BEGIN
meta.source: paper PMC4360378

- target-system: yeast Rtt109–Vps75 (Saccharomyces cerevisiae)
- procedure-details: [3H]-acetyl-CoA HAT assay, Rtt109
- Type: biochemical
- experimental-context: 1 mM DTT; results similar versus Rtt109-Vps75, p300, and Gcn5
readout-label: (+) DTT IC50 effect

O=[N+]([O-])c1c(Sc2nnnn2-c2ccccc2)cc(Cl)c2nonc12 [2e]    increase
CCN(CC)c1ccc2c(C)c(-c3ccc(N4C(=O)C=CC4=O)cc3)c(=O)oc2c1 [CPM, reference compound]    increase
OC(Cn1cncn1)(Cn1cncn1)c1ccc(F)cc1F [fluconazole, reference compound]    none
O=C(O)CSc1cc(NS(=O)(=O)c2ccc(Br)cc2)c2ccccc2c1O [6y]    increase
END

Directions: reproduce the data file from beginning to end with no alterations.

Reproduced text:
meta.source: paper PMC4360378

- target-system: yeast Rtt109–Vps75 (Saccharomyces cerevisiae)
- procedure-details: [3H]-acetyl-CoA HAT assay, Rtt109
- Type: biochemical
- experimental-context: 1 mM DTT; results similar versus Rtt109-Vps75, p300, and Gcn5
readout-label: (+) DTT IC50 effect

O=[N+]([O-])c1c(Sc2nnnn2-c2ccccc2)cc(Cl)c2nonc12 [2e]    increase
CCN(CC)c1ccc2c(C)c(-c3ccc(N4C(=O)C=CC4=O)cc3)c(=O)oc2c1 [CPM, reference compound]    increase
OC(Cn1cncn1)(Cn1cncn1)c1ccc(F)cc1F [fluconazole, reference compound]    none
O=C(O)CSc1cc(NS(=O)(=O)c2ccc(Br)cc2)c2ccccc2c1O [6y]    increase